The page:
By spending more than two hours in the Annapolis State House Office Building on Tuesday, waiting for the chance to deliver his two-minute testimony to the state legislature’s House Appropriations Committee, University of Maryland doctoral student Casey Cavanagh said he was using “two of the most valuable resources for a graduate student” — time and money.
Ten of this university’s graduate students made the trip to the State House — two of them with babies in tow — to testify in support of a bill that would grant collective bargaining rights to graduate student workers at public four-year colleges and universities in Maryland. This would affect the University System of Maryland’s 12 institutions, as well as Morgan State University and St. Mary’s College of Maryland.
Some 40 other graduate students and faculty members from this university and others in the system provided favorable written testimony to the committee, said Graduate Assistant Advisory Committee President Will Howell. More than 800 graduate assistants at this university also signed a petition in support of collective bargaining rights, he said.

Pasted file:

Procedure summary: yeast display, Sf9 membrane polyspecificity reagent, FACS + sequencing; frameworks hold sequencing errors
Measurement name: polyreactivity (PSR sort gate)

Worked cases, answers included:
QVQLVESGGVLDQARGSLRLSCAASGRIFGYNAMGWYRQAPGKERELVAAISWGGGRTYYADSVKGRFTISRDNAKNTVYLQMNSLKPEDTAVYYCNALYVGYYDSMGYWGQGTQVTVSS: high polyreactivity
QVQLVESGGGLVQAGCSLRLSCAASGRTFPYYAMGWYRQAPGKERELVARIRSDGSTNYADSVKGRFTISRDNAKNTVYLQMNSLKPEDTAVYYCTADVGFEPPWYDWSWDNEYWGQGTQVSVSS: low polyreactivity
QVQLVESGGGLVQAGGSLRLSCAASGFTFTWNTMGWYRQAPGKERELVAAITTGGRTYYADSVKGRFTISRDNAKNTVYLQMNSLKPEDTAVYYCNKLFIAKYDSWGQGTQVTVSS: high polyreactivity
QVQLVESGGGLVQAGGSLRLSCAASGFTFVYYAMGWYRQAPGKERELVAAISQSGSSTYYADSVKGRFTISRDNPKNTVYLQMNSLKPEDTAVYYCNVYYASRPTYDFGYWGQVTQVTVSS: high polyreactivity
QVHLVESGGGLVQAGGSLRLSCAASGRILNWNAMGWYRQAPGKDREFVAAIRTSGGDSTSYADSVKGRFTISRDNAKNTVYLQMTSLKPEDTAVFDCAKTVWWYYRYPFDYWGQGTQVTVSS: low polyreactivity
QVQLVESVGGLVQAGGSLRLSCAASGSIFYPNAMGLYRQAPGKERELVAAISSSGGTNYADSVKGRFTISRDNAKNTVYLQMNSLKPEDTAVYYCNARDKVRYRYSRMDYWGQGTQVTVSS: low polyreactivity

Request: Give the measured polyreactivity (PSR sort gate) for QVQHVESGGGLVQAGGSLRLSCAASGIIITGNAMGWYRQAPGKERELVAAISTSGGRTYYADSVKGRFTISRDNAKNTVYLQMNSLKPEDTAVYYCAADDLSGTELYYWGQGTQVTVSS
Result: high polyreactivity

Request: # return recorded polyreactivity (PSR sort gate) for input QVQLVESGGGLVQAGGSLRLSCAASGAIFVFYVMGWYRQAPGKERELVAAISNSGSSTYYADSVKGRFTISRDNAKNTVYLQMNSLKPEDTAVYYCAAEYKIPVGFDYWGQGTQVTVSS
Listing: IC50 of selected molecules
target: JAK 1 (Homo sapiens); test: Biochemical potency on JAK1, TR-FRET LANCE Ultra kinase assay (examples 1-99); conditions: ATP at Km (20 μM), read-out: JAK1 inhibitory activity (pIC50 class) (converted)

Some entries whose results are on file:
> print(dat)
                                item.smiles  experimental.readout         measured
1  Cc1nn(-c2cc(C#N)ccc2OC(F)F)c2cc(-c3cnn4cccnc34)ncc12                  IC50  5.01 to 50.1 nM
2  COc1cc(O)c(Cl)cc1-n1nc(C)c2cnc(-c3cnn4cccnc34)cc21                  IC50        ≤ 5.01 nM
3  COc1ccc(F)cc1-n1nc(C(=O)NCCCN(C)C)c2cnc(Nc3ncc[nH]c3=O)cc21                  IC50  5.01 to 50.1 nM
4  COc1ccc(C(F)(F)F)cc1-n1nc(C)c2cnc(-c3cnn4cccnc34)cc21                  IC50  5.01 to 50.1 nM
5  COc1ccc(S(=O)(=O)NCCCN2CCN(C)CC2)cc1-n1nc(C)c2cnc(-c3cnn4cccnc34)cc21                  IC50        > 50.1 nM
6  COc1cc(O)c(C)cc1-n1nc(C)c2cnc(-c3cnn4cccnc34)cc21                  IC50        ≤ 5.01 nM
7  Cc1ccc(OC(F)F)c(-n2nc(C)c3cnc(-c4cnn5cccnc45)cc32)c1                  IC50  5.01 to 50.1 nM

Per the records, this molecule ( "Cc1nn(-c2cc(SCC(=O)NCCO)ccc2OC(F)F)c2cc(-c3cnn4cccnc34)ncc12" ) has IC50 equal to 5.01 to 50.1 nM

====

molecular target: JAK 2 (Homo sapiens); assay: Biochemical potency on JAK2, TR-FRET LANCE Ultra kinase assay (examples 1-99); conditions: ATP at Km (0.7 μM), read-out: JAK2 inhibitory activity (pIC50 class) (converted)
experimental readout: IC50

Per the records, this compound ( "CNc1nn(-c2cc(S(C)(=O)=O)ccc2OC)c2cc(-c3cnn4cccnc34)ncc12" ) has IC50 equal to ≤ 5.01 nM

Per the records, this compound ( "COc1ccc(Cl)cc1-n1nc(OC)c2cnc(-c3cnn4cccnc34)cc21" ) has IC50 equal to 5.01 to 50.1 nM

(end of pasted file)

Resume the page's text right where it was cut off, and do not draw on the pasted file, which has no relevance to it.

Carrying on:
The Graduate Assistant Advisory Committee — which advocates for the employment concerns of graduate student workers — represents a little more than 4,000 graduate assistants at this university, according to the Office of Institutional Research, Planning and Assessment.
With collective bargaining rights, all graduate assistants within the system would be able to negotiate their wages and other terms of employment. In his testimony, Howell emphasized that these student workers have been fighting for these rights for the past 10 years.
“We need this,” Howell said. “We need this desperately.”
[Read more: “People are really struggling”: grad student survey shows widespread financial insecurity]
In their testimonies, graduate students targeted the lack of affordable housing in the area surrounding College Park, low paychecks and poor mental health — issues that they discussed in a recently released quality of life survey from the graduate school.